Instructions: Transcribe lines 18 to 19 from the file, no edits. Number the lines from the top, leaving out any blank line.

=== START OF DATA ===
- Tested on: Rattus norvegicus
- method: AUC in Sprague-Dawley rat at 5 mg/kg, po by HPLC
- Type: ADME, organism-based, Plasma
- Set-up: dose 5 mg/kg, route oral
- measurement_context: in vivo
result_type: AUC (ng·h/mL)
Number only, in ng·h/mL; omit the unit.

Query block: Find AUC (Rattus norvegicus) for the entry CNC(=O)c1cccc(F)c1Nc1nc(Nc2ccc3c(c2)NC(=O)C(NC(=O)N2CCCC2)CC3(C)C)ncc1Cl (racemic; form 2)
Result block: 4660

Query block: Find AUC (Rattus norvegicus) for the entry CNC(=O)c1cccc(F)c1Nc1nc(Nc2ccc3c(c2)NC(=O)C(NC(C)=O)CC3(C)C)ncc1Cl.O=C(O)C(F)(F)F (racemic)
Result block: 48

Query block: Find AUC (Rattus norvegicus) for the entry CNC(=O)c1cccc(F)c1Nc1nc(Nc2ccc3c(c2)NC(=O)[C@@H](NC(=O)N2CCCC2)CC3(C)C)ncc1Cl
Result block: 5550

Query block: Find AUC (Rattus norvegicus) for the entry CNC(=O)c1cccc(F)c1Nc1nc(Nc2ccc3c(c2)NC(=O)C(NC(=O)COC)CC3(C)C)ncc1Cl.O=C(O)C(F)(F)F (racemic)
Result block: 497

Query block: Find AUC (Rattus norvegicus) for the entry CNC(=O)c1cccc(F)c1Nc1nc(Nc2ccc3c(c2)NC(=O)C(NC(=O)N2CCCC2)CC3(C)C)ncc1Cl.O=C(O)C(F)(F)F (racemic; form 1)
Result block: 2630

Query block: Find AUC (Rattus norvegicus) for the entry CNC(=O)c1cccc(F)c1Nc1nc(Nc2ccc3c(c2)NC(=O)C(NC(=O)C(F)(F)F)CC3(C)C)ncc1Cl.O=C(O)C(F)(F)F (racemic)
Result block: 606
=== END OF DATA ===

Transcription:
Query block: Find AUC (Rattus norvegicus) for the entry CNC(=O)c1cccc(F)c1Nc1nc(Nc2ccc3c(c2)NC(=O)C(NC(=O)C(F)(F)F)CC3(C)C)ncc1Cl.O=C(O)C(F)(F)F (racemic)
Result block: 606